The Cambridge Dictionary defines “serendipity” as “finding interesting or valuable things by chance.” The origin of the word dates back to the mid-18th century when Horace Walpole was inspired by a fairy tale called The Three Princes of Serendip, an adaptation of a Persian poem, and Serendip was an ancient name for Sri Lanka. He wrote, “As their Highnesses travelled, they were always making discoveries, by accident and sagacity, of things which they were not in quest of … now do you understand Serendipity?”
Serendipity occurs in the field of medical imaging as an incidental finding, defined by the American College of Radiology as “an incidentally discovered mass or lesion, detected by CT, MRI, or other imaging modality performed for an unrelated reason.” Of course, a serendipitous finding can provide a radiologist with a difficult decision: Should it be included in her report or just ignored? Clearly the radiologist does not want to alarm the patient, especially if the lesion is benign, but a failure to report a finding could have devastating consequences for the patient and lead to malpractice litigation.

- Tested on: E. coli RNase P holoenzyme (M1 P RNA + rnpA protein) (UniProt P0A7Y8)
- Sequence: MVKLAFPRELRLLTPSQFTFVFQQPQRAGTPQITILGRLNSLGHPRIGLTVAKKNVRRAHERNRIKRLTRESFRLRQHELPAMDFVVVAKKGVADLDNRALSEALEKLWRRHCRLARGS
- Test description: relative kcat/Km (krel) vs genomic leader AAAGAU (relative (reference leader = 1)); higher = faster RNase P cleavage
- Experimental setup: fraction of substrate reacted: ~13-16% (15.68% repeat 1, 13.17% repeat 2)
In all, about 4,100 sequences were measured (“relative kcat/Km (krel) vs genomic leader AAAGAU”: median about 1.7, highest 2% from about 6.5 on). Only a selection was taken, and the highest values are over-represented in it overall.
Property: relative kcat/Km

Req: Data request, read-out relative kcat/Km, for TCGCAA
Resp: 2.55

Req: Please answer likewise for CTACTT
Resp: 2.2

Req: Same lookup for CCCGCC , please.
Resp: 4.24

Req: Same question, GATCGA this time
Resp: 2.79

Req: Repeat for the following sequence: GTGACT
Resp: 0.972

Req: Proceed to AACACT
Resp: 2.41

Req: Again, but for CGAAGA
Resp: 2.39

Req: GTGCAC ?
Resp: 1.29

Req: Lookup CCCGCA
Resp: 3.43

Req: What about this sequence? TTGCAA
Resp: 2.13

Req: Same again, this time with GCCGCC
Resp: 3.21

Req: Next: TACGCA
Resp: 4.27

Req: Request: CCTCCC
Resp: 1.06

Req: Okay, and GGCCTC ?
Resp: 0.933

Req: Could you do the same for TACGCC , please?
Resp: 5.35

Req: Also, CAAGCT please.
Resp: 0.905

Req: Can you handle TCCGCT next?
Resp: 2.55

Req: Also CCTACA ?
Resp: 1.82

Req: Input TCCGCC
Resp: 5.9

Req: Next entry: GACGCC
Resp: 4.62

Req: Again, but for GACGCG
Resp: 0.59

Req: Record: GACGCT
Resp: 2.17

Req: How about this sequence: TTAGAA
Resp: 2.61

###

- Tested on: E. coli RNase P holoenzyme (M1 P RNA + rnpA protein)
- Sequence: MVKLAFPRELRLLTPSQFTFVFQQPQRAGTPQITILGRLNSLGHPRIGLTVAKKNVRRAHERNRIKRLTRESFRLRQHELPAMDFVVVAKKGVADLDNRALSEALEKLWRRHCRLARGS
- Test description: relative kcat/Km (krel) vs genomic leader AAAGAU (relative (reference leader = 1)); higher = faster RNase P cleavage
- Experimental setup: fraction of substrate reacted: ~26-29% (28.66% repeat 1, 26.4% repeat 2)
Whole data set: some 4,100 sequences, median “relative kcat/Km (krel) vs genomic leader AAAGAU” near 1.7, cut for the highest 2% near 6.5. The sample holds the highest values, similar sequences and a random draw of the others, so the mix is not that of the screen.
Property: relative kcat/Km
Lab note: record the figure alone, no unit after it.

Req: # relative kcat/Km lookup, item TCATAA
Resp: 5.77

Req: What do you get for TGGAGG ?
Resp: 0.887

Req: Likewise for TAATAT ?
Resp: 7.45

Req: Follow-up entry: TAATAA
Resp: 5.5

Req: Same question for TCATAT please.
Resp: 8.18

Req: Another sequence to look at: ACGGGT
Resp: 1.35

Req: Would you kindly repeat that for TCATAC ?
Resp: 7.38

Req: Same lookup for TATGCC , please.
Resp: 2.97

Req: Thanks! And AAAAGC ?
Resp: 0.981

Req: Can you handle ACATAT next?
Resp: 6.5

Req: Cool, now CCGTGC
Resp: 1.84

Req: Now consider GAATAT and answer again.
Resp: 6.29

Earlier this month, Radiology Case Reports published the case of a woman who had been diagnosed with invasive lobular breast carcinoma following an abnormal mammogram. She then underwent an MRI scan prior to surgery, but the lesion in the patient’s left breast (yellow arrow) was not the only notable MRI finding. The radiologist noticed abnormalities in the subpleural region of the lungs (red arrows, © Dr Anmol Malhotra), and the patient was referred for further testing. A diagnosis of COVID-19 was confirmed despite the patient showing no symptoms, and she was treated successfully.
Three years ago, the American Journal of Radiology published a paper in which the authors evaluated the frequency and outcomes of incidental breast lesions detected on abdominal MRI examinations. They reviewed the reports for more than 11,000 women and discovered that, although the incidence of breast lesions was just 3%, a considerable number of these were found to be malignant. They concluded, “It is important for radiologists interpreting abdominal MRI examinations to carefully evaluate for the presence of breast abnormalities.”
Another retrospective review, published in the British Journal of Radiology, considered incidental breast lesions detected by CT, and asked: What is their significance? Out of almost 6,000 reports, 78 incidental breast lesions were identified, of which 30% were malignant, leading the authors to conclude that careful examination of the breast should be a routine part of thoracic and abdominal CT examinations. Serendipity clearly has a role to play in breast cancer detection.